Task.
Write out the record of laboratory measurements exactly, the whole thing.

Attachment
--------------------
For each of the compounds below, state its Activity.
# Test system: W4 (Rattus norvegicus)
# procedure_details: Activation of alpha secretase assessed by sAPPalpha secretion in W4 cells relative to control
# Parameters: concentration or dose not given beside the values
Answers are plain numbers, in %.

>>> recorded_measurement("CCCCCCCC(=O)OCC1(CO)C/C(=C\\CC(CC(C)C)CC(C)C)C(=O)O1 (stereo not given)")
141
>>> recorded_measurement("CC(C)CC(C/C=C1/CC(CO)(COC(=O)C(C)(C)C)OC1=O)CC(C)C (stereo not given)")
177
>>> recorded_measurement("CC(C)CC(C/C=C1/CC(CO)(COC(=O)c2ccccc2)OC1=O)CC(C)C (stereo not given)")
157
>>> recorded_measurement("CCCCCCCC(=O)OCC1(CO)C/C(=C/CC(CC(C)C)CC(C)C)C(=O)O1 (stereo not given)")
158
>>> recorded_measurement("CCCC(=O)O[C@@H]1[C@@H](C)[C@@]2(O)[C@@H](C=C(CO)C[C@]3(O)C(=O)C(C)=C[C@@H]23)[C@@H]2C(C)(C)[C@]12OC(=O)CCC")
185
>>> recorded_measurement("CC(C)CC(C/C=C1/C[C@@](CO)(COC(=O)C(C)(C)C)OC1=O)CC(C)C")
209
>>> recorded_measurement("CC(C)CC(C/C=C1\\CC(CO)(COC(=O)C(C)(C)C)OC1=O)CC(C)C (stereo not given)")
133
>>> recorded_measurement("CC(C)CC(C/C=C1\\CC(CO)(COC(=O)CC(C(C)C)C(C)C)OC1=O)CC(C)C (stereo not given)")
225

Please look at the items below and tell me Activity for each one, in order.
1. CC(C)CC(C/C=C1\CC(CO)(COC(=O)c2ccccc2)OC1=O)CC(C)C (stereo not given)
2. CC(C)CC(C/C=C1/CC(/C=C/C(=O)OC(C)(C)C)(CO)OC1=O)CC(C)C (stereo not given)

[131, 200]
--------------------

For each of the compounds below, state its Activity.
# Test system: W4 (Rattus norvegicus)
# procedure_details: Activation of alpha secretase assessed by sAPPalpha secretion in W4 cells relative to control
# Parameters: concentration or dose not given beside the values
Answers are plain numbers, in %.

>>> recorded_measurement("CCCCCCCC(=O)OCC1(CO)C/C(=C\\CC(CC(C)C)CC(C)C)C(=O)O1 (stereo not given)")
141
>>> recorded_measurement("CC(C)CC(C/C=C1/CC(CO)(COC(=O)C(C)(C)C)OC1=O)CC(C)C (stereo not given)")
177
>>> recorded_measurement("CC(C)CC(C/C=C1/CC(CO)(COC(=O)c2ccccc2)OC1=O)CC(C)C (stereo not given)")
157
>>> recorded_measurement("CCCCCCCC(=O)OCC1(CO)C/C(=C/CC(CC(C)C)CC(C)C)C(=O)O1 (stereo not given)")
158
>>> recorded_measurement("CCCC(=O)O[C@@H]1[C@@H](C)[C@@]2(O)[C@@H](C=C(CO)C[C@]3(O)C(=O)C(C)=C[C@@H]23)[C@@H]2C(C)(C)[C@]12OC(=O)CCC")
185
>>> recorded_measurement("CC(C)CC(C/C=C1/C[C@@](CO)(COC(=O)C(C)(C)C)OC1=O)CC(C)C")
209
>>> recorded_measurement("CC(C)CC(C/C=C1\\CC(CO)(COC(=O)C(C)(C)C)OC1=O)CC(C)C (stereo not given)")
133
>>> recorded_measurement("CC(C)CC(C/C=C1\\CC(CO)(COC(=O)CC(C(C)C)C(C)C)OC1=O)CC(C)C (stereo not given)")
225

Please look at the items below and tell me Activity for each one, in order.
1. CC(C)CC(C/C=C1\CC(CO)(COC(=O)c2ccccc2)OC1=O)CC(C)C (stereo not given)
2. CC(C)CC(C/C=C1/CC(/C=C/C(=O)OC(C)(C)C)(CO)OC1=O)CC(C)C (stereo not given)

[131, 200]